Texas free fishing is all yours at most state parks.
Fishing: the quintessential pastime, steeped in memories of childhood, of family, of contemplative solitude, of peaceful reflection on Nature’s bounty. To fish is to know the scent of water and the whisper of the wind through cattails, to have heard the mournful calls of waterfowl in early morning’s light.
Of course, anglers know something else, too: the cost of a pile of bloody expensive gear, licenses, and permits.
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Dedicated fisherfolk have long since accepted the cost of their addiction, perhaps even come to relish the steep price of a futuristic, ultra-light and ultra-tough rod or precision-engineered reel. Getting into the hobby, however, can be daunting for a lot of folks, particularly if they’re in the early stages of full-blown fish fever, curious but tentative.
Lots of people want to get out on the lake, in the river, or out on the pier and wrangle some fish, but balk at the steep investment they think it requires. Luckily, the Texas Parks and Wildlife Department has got you covered with their year-round “Free Fishing in State Parks” program.
They’ve waived all licensing and permitting fees, meaning that once you pay the entrance fee to the park, you can fish to your heart’s content anywhere within the bounds of the park. Of course, bag limits, length limits, and other regulations still apply.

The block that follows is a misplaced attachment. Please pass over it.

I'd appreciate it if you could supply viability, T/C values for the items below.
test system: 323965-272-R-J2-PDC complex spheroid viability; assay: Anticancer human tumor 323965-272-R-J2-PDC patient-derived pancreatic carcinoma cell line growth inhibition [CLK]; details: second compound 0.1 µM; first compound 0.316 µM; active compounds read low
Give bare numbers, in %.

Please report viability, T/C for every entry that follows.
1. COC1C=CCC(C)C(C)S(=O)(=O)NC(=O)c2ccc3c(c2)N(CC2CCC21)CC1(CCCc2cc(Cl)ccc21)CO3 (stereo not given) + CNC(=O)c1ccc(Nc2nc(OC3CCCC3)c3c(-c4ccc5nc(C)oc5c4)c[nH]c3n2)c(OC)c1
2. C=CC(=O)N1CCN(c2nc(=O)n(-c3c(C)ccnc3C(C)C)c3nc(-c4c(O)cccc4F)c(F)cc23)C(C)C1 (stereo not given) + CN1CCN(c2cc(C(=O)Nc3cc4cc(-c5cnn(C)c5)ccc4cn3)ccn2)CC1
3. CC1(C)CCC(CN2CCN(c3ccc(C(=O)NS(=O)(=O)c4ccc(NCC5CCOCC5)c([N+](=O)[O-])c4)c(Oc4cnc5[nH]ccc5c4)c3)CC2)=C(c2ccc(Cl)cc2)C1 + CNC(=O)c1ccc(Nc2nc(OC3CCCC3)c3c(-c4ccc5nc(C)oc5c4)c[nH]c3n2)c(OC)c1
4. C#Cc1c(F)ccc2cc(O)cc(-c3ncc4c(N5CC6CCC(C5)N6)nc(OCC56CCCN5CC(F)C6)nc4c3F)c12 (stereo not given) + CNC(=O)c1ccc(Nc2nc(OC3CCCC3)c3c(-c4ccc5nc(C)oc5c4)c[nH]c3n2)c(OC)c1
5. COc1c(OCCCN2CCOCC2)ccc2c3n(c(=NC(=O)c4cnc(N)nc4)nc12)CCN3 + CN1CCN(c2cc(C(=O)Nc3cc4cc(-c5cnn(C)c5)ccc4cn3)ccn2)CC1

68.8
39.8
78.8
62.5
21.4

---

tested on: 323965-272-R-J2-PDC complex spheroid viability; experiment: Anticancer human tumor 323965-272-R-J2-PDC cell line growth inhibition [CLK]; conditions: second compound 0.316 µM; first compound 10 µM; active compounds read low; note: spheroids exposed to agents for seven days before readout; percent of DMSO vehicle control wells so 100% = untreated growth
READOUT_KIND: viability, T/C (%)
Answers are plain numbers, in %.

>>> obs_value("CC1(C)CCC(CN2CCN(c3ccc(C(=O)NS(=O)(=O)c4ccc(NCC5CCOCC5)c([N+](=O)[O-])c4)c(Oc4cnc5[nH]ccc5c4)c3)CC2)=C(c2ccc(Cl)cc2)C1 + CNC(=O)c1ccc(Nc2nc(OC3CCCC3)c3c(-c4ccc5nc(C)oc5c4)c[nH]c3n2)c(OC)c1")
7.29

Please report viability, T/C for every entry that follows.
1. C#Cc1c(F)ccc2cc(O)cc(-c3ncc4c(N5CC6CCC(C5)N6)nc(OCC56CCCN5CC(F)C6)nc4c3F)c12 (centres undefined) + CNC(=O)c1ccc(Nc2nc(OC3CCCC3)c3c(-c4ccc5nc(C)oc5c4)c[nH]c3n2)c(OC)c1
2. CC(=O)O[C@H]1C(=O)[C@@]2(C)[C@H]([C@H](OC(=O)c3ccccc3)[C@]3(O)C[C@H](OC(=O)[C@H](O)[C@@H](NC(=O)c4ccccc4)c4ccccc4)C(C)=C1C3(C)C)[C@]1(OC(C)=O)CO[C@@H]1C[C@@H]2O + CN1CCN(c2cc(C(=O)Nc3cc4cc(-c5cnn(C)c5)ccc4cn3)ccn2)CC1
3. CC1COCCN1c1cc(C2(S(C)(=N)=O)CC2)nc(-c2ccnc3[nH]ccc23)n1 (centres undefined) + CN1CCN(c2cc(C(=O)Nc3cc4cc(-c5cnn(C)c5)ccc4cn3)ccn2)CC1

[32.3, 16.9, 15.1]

Additionally, the TPWD has also instituted a tackle loaner program at many of these same parks. The program is analogous to a trip to your local library. You show up, fill out the loaner card, and then you get to borrow the gear for up to seven days.
Some places do require a deposit, which you can get back upon the safe return of the borrowed tackle. Saltwater fishing is covered too, either off a pier, shoreline, or wade fishing along coastal properties in marine adjacent parks.
Additional events associated with the TPWD’s Free Fishing in state parks program are also available throughout the year at various parks, many of them geared towards younger and beginner anglers.
It’s a fairly remarkable program that offers people a chance to really use and enjoy the public lands and natural resources available to them in the Great State of Texas.